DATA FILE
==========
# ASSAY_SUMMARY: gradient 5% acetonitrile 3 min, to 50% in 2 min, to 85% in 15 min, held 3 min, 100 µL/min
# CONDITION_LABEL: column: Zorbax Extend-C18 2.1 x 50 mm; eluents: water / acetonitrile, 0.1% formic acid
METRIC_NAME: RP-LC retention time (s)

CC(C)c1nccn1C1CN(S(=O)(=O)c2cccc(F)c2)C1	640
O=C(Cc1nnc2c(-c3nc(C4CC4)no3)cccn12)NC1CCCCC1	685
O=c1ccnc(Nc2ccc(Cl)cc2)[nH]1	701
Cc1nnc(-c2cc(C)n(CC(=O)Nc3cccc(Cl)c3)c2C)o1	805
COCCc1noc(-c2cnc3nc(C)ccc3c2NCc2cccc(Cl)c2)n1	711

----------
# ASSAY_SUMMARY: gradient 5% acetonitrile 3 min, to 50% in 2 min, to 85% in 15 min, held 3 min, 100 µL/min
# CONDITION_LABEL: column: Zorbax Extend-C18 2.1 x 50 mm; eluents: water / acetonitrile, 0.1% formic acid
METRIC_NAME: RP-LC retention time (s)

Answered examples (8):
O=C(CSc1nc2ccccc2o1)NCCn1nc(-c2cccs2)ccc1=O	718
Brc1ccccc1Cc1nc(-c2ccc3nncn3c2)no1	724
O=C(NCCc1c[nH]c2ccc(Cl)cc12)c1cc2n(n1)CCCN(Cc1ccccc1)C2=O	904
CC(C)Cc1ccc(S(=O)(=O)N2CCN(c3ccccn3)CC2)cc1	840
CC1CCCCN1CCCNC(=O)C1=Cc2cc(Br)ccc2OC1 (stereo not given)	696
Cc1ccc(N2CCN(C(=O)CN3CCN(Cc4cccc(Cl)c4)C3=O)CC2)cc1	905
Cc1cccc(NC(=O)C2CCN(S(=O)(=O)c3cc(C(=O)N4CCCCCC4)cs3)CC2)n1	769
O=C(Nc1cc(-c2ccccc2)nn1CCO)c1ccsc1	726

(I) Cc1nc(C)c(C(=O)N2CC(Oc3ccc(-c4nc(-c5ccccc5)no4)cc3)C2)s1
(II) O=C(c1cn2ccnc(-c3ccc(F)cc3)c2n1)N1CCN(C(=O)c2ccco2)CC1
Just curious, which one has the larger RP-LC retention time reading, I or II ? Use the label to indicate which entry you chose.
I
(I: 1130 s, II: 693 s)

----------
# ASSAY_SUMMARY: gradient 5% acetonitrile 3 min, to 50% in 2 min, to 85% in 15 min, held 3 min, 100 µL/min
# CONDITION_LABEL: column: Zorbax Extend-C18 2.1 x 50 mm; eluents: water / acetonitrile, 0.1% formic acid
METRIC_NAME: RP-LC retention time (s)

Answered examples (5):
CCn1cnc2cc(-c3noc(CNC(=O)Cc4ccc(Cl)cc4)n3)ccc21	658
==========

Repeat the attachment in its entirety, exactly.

# ASSAY_SUMMARY: gradient 5% acetonitrile 3 min, to 50% in 2 min, to 85% in 15 min, held 3 min, 100 µL/min
# CONDITION_LABEL: column: Zorbax Extend-C18 2.1 x 50 mm; eluents: water / acetonitrile, 0.1% formic acid
METRIC_NAME: RP-LC retention time (s)

CC(C)c1nccn1C1CN(S(=O)(=O)c2cccc(F)c2)C1	640
O=C(Cc1nnc2c(-c3nc(C4CC4)no3)cccn12)NC1CCCCC1	685
O=c1ccnc(Nc2ccc(Cl)cc2)[nH]1	701
Cc1nnc(-c2cc(C)n(CC(=O)Nc3cccc(Cl)c3)c2C)o1	805
COCCc1noc(-c2cnc3nc(C)ccc3c2NCc2cccc(Cl)c2)n1	711

----------
# ASSAY_SUMMARY: gradient 5% acetonitrile 3 min, to 50% in 2 min, to 85% in 15 min, held 3 min, 100 µL/min
# CONDITION_LABEL: column: Zorbax Extend-C18 2.1 x 50 mm; eluents: water / acetonitrile, 0.1% formic acid
METRIC_NAME: RP-LC retention time (s)

Answered examples (8):
O=C(CSc1nc2ccccc2o1)NCCn1nc(-c2cccs2)ccc1=O	718
Brc1ccccc1Cc1nc(-c2ccc3nncn3c2)no1	724
O=C(NCCc1c[nH]c2ccc(Cl)cc12)c1cc2n(n1)CCCN(Cc1ccccc1)C2=O	904
CC(C)Cc1ccc(S(=O)(=O)N2CCN(c3ccccn3)CC2)cc1	840
CC1CCCCN1CCCNC(=O)C1=Cc2cc(Br)ccc2OC1 (stereo not given)	696
Cc1ccc(N2CCN(C(=O)CN3CCN(Cc4cccc(Cl)c4)C3=O)CC2)cc1	905
Cc1cccc(NC(=O)C2CCN(S(=O)(=O)c3cc(C(=O)N4CCCCCC4)cs3)CC2)n1	769
O=C(Nc1cc(-c2ccccc2)nn1CCO)c1ccsc1	726

(I) Cc1nc(C)c(C(=O)N2CC(Oc3ccc(-c4nc(-c5ccccc5)no4)cc3)C2)s1
(II) O=C(c1cn2ccnc(-c3ccc(F)cc3)c2n1)N1CCN(C(=O)c2ccco2)CC1
Just curious, which one has the larger RP-LC retention time reading, I or II ? Use the label to indicate which entry you chose.
I
(I: 1130 s, II: 693 s)

----------
# ASSAY_SUMMARY: gradient 5% acetonitrile 3 min, to 50% in 2 min, to 85% in 15 min, held 3 min, 100 µL/min
# CONDITION_LABEL: column: Zorbax Extend-C18 2.1 x 50 mm; eluents: water / acetonitrile, 0.1% formic acid
METRIC_NAME: RP-LC retention time (s)

Answered examples (5):
CCn1cnc2cc(-c3noc(CNC(=O)Cc4ccc(Cl)cc4)n3)ccc21	658